MEXICO CITY - Mexican marines acting on U.S. intelligence seized the leader of a breakaway faction of the hyper-violent Zetas cartel, officials said Thursday, proclaiming the third such arrest in a month as a victory for a bi-national strategy focused on removing the leadership of Mexico's organized crime groups.
Ivan Velazquez Caballero, known as "El Taliban," was seized by a team of marines in the northern city of San Luis Potosi. He becomes the 24th of Mexico's 37 most-wanted alleged cartel leaders to be killed or captured under President Felipe Calderón, whose term ends in two months.
"Calderón is in his phase where he's establishing legacy, and he wants people to say, 'His strategy was bloody but it worked,'" said Samuel Logan, managing director of the security analysis firm Southern Pulse and co-author of a recent book on the Zetas. "They're pushing forward on as many fronts as they can before he leaves office."
Critics say Calderón's approach splintered cartels into dozens of smaller factions, increasing the competition among them and fueling a brutal war for control of smuggling routes before Mexico had an adequate law-enforcement and justice system in place.
"You lose the leadership and the group starts fighting for power. We've seen that with every group that's been beheaded," said Guadalupe Correa-Cabrera, an expert on the Zetas' home state of Tamaulipas, and chairwoman of the government department at the University of Texas at Brownsville.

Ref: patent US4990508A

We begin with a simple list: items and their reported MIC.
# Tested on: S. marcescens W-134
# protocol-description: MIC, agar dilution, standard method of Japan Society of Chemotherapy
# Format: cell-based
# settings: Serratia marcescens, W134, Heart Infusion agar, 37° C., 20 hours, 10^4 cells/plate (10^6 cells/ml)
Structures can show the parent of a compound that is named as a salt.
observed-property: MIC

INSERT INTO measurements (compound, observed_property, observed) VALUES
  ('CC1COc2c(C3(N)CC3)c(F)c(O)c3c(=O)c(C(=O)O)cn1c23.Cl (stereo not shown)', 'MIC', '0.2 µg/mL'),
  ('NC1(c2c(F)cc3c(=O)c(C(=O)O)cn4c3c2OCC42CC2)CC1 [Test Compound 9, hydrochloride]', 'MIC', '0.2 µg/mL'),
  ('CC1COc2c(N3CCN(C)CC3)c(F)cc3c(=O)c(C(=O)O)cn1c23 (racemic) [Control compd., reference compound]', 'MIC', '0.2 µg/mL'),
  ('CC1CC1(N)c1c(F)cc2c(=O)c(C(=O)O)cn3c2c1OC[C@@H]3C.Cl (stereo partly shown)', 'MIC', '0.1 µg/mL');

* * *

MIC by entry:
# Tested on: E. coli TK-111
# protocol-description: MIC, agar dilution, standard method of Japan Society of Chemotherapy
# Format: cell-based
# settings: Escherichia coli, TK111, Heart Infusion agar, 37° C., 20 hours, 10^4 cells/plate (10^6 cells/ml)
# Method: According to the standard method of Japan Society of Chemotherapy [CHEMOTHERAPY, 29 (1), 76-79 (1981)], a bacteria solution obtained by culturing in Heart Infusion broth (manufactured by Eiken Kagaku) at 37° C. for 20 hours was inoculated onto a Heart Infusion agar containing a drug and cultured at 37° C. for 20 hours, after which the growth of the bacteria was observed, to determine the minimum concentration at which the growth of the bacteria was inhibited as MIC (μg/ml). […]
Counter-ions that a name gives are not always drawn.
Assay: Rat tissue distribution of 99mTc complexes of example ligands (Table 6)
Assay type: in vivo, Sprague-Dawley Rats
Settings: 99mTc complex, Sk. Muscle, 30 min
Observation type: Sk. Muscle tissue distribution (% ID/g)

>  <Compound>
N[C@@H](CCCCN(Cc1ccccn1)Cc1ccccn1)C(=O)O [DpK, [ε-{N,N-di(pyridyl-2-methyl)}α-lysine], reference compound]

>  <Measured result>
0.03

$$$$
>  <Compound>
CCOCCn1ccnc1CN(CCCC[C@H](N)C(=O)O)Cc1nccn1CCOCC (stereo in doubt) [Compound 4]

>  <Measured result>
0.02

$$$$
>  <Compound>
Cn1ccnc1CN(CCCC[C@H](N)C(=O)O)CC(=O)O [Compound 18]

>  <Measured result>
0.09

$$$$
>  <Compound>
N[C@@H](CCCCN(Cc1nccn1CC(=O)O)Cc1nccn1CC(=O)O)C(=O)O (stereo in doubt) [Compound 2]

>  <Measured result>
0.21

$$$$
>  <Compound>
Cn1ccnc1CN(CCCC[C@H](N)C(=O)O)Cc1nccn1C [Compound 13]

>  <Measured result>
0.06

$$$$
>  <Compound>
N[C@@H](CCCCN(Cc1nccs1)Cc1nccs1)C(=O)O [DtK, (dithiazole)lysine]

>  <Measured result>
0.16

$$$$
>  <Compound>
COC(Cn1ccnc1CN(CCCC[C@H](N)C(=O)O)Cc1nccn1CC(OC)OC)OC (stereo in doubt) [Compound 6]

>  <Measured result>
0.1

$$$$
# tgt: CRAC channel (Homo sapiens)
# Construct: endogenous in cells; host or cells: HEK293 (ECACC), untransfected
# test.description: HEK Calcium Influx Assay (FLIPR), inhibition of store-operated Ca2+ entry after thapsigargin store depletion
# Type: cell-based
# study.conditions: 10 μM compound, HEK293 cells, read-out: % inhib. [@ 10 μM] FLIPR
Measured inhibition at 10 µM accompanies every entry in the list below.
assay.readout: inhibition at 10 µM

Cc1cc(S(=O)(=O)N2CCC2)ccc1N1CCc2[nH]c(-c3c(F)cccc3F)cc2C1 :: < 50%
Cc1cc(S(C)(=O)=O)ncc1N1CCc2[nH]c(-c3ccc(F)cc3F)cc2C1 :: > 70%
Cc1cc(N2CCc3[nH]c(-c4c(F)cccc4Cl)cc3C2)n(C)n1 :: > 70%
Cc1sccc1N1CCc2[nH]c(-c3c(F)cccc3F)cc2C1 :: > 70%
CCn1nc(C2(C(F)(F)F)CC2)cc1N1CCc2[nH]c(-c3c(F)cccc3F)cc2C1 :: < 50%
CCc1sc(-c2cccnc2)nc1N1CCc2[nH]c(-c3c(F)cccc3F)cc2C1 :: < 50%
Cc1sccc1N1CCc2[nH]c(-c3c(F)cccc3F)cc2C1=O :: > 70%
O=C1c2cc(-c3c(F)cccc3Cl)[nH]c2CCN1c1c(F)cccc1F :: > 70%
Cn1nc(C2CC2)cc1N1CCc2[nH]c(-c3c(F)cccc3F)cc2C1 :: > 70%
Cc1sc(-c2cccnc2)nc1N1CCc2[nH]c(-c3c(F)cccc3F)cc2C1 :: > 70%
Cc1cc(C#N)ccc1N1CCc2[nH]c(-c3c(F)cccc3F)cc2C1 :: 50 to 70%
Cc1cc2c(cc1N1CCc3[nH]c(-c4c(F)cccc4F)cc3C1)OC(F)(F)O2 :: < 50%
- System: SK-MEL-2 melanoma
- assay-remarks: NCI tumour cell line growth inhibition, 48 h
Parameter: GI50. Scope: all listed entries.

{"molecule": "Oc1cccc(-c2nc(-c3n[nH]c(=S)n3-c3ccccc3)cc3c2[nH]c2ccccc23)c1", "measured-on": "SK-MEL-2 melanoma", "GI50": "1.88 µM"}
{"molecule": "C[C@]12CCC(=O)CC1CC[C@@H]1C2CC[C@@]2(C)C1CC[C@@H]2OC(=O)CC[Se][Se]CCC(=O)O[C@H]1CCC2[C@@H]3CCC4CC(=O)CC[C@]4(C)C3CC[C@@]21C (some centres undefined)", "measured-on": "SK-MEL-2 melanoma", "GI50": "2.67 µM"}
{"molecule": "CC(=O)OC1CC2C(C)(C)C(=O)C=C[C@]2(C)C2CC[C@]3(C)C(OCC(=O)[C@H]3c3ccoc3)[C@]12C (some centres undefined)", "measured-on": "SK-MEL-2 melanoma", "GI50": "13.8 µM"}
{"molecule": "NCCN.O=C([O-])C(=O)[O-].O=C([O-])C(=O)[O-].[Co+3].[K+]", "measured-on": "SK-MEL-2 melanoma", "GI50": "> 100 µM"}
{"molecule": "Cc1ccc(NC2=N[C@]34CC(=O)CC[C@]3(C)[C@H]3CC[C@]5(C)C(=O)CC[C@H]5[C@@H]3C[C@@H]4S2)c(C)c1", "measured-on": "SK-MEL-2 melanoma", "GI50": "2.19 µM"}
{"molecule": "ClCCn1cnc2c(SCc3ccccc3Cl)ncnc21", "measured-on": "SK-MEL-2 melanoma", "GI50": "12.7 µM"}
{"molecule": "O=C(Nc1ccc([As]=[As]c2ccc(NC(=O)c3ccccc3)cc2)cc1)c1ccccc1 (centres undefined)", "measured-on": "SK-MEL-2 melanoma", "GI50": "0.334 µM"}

The government said at least 47,500 people had been killed in drug-related violence during Calderón's term before it stopped releasing figures last year. Independent observers say the death toll could be many thousands higher.
Velazquez Caballero allegedly has been fighting a bloody internal battle with top Zetas' leader Miguel Angel Trevino Morales.
All three alleged cartel leaders arrested this month are accused of leading factions of the Gulf Cartel or Zetas, former allies now feuding over territory along the U.S. border.
The alleged heads of the two main factions of the Gulf group, Mario Cardenas Guillen and Jorge Eduardo Costilla Sanchez, were seized in navy operations in northern Mexico.
The head of the other dominant cartel, Sinaloa cartel head Joaquin "El Chapo" Guzman, remains free.